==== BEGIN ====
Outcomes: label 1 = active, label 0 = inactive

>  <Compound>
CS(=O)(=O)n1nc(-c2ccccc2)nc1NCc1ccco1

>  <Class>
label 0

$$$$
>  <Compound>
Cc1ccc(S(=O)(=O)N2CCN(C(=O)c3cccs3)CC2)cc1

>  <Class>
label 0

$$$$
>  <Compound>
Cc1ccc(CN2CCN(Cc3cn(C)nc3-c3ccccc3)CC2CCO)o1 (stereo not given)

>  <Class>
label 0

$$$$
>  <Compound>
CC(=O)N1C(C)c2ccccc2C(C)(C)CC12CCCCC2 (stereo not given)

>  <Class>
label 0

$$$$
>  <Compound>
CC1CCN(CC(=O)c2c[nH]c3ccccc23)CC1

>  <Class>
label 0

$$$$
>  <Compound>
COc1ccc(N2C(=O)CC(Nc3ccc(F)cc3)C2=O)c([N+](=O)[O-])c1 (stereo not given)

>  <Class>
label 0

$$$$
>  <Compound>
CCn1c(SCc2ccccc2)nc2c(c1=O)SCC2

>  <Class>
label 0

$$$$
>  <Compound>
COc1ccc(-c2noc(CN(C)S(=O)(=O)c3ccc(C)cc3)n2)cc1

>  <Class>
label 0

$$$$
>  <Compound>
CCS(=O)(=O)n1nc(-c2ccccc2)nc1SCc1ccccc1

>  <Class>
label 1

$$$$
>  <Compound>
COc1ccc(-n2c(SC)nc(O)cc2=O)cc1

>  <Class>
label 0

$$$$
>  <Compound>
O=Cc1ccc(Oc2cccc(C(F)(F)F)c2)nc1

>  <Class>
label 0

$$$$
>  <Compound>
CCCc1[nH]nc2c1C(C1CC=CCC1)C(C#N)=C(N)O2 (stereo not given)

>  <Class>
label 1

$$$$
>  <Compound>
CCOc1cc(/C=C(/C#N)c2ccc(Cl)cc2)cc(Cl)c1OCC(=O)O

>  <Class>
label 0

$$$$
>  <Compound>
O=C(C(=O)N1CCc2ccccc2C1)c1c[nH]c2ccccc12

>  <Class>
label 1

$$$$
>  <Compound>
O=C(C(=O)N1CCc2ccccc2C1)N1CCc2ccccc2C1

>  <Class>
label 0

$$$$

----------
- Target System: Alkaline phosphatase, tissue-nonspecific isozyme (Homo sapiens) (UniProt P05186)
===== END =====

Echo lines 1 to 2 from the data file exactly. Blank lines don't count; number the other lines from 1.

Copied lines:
Outcomes: label 1 = active, label 0 = inactive

>  <Compound>